The Times: Suburbs sprout oil derricks as city taps into slimy past: “THE rusting oil derricks that once pumped crude from beneath the streets of Los Angeles are being brought back to life almost 50 years after being abandoned.”: “In 1943 Shell Oil introduced the first “noiseless” derrick by wrapping it in insulation.”: Wednesday 30 November 2005
From Chris Ayres in Los Angeles
THE rusting oil derricks that once pumped crude from beneath the streets of Los Angeles are being brought back to life almost 50 years after being abandoned.
The derricks — black, hammer-like contraptions that squat over oil wells — were long ago rendered uneconomic by falling petroleum prices and the soaring value of property in Southern California.
But now, with the price of crude oil near a record high and the property market rapidly cooling, Tinseltown has rediscovered its less glamorous economic roots. As one oil industry lawyer once said: “They ruined a perfectly good oilfield by building a city on top of it.”
In the Signal Hill area, an oil drill has started boring into the earth next to a Starbucks. In Long Beach, drills have been disguised as tropical islands, with waterfalls and banana trees. And in Venice, the rigs pose as lighthouses and office blocks.
Analysts say that many Los Angeles wells were plugged after giving up only 25 per cent of their oil — even though modern technology allows up to 50 per cent of a reserve to be drained. Now those wells are being hastily reactivated.
Rich Baker, an executive at the state-owned Division of Oil, Gas and Geothermal Resources, told the Los Angeles Times that “it might get to the point where people start tearing down houses to drill for oil. It’s happened before . . . and there’s still a lot of oil left.”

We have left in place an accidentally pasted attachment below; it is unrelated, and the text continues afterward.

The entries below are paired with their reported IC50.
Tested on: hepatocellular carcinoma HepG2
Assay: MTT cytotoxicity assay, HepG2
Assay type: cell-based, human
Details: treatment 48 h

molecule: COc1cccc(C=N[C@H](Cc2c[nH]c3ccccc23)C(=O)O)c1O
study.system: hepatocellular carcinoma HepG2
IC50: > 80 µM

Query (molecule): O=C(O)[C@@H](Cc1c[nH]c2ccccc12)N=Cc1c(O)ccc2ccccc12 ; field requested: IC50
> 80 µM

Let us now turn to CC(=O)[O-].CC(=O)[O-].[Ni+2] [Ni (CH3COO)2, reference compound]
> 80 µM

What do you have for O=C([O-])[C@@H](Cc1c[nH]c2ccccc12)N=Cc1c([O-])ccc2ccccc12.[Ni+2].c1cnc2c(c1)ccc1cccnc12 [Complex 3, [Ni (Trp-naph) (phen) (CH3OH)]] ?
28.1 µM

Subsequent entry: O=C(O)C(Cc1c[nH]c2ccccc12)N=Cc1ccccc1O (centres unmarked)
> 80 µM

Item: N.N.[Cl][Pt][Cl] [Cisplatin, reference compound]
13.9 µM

Indeed, analysts predict that the number of abandoned oil wells throughout California, which stands at about 3,000, will soon drop to zero. There are thought to be about 4,000 active urban oil wells in the greater Los Angeles area.
Homeowners are unlikely to swing wrecking balls any time soon, however. Modern slant-angled drills allow derricks to be set up as far as six miles from the oil pockets, allowing oil to start flowing again with the minimum of disruption.
But such drills are expensive so it is more common for old derricks to be reactivated. Some have not pumped oil since the 1950s, when cars came with fins, chrome and whitewall tyres.
It is often overlooked that Los Angeles was once better known for its oil wells than its movies. George Bush Sr, the father of the US President, once lived in the suburb of Compton — now notorious for its gangland killings — selling oil-drilling equipment for Dresser Industries. One of the main Los Angeles thoroughfares, Doheny Drive, is named after the controversial oil tycoon Edward Doheny, who in 1893 discovered the city’s first oil field a mere 200ft (60m) below Echo Park.
Doheny’s biographer, Margaret Davis, later described how the discovery changed the city: “Black grimy drills ground noisily day and night, yielding for their owners thick muddy earth and black smoke . . . and ultimately thousands of gallons of oil.” These days the drills are a little more sophisticated. In 1943 Shell Oil introduced the first “noiseless” derrick by wrapping it in insulation.
As oil prices fell through the 1980s, thousands of wells were gradually abandoned and houses were built on top of reservoirs. As a result, not everyone has much choice over their participation in California’s new oil boom.
In Huntington Beach, pressure from methane gas in an abandoned well caused 300 gallons of oil to spew 40ft into the air, covering landscaped gardens, pavements, cars, pets, and nearly 400 surrounding homes.
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